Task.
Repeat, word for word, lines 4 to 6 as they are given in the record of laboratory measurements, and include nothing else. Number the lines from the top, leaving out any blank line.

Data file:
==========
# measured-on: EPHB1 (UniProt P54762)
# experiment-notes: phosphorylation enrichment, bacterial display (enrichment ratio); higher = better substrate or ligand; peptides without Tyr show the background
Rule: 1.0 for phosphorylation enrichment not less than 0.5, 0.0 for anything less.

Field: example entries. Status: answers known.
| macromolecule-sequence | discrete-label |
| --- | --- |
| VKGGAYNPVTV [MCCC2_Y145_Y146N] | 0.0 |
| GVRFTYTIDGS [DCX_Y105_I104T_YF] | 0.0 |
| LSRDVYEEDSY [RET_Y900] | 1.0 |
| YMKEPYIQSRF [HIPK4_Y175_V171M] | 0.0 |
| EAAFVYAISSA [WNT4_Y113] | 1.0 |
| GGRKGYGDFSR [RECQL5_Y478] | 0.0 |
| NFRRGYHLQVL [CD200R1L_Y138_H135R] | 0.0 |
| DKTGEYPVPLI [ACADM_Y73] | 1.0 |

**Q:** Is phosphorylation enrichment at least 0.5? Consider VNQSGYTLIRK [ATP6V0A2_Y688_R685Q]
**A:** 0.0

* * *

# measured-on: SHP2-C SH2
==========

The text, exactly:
Field: example entries. Status: answers known.
| macromolecule-sequence | discrete-label |
| --- | --- |